The Siege of Krishnapur

“The Siege of Krishnapur” by J.G. Farrell (U.K.)


Although it took some readers a little while to get into the story as they felt it necessary to adapt to a literary style that required their full attention, overall everyone loved the book. They loved the detailed descriptions of various scenes, such as the social gatherings, the philosophical/religious discussions and the battles, though some readers found the battle scenes a bit tedious at times. They liked the underlying humour and irony expressed through the clever use of language. The fact that the story was well researched was strongly felt and readers were able to appreciate the insights into the historical events of that time. Readers felt that the characters were really well developed and, as a result, they could visualise them with ease. They also felt that the author managed to convey the atmosphere before and during the siege in a highly realistic light, with his descriptions of the weather, the food and the women. They liked the change in thought processes of the main protagonists over the course of the story and they loved the ending. The book averaged an 8.5 out of 10, the second highest score of Season 9.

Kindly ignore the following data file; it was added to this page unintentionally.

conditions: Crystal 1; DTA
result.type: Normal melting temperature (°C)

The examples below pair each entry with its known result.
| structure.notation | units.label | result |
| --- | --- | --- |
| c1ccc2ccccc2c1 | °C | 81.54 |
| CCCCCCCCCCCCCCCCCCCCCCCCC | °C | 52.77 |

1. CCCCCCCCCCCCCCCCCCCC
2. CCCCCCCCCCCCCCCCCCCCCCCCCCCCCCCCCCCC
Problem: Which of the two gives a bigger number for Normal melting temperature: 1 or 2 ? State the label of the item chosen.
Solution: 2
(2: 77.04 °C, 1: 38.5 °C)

In the Spring of 1857, with India on the brink of a violent and bloody mutiny, Krishnapur is a remote town on the vast North Indian plain. For the British there, life is orderly and genteel. They carry on their serene existence, complacently ignoring rumours of trouble brewing elsewhere in the region: although their life is dull, the trappings of Civilisation must be earnestly preserved… Read more

Nicola’s Book Club reading list

Season 9 – “War & Conflict around the World” (Mar – Jun 2009) 

“The Attack” by Yasmina Khadra (Algeria) *
“A Sunday at the Pool in Kigali” by Gil Courtemanche (Canada)
“March” by Geraldine Brooks (Australia)
“The Siege of Krishnapur” by J.G. Farrell (U.K.)

* The book club favourite

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